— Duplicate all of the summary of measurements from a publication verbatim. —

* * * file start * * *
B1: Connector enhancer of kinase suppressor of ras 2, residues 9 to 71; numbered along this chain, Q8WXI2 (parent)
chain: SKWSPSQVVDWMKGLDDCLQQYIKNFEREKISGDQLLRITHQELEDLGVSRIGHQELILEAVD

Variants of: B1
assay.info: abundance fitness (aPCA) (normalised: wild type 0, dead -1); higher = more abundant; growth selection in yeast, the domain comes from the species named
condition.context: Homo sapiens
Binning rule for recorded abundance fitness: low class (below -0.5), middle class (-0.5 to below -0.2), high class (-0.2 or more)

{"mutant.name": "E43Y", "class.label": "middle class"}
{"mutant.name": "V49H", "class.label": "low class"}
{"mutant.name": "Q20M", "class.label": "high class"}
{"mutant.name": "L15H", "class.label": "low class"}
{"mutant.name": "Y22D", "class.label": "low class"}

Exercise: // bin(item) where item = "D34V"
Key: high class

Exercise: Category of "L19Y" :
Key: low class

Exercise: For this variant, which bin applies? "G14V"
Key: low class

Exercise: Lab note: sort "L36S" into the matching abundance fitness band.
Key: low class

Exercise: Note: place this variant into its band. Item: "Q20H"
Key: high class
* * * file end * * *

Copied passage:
B1: Connector enhancer of kinase suppressor of ras 2, residues 9 to 71; numbered along this chain, Q8WXI2 (parent)
chain: SKWSPSQVVDWMKGLDDCLQQYIKNFEREKISGDQLLRITHQELEDLGVSRIGHQELILEAVD

Variants of: B1
assay.info: abundance fitness (aPCA) (normalised: wild type 0, dead -1); higher = more abundant; growth selection in yeast, the domain comes from the species named
condition.context: Homo sapiens
Binning rule for recorded abundance fitness: low class (below -0.5), middle class (-0.5 to below -0.2), high class (-0.2 or more)

{"mutant.name": "E43Y", "class.label": "middle class"}
{"mutant.name": "V49H", "class.label": "low class"}
{"mutant.name": "Q20M", "class.label": "high class"}
{"mutant.name": "L15H", "class.label": "low class"}
{"mutant.name": "Y22D", "class.label": "low class"}

Exercise: // bin(item) where item = "D34V"
Key: high class

Exercise: Category of "L19Y" :
Key: low class

Exercise: For this variant, which bin applies? "G14V"
Key: low class

Exercise: Lab note: sort "L36S" into the matching abundance fitness band.
Key: low class

Exercise: Note: place this variant into its band. Item: "Q20H"
Key: high class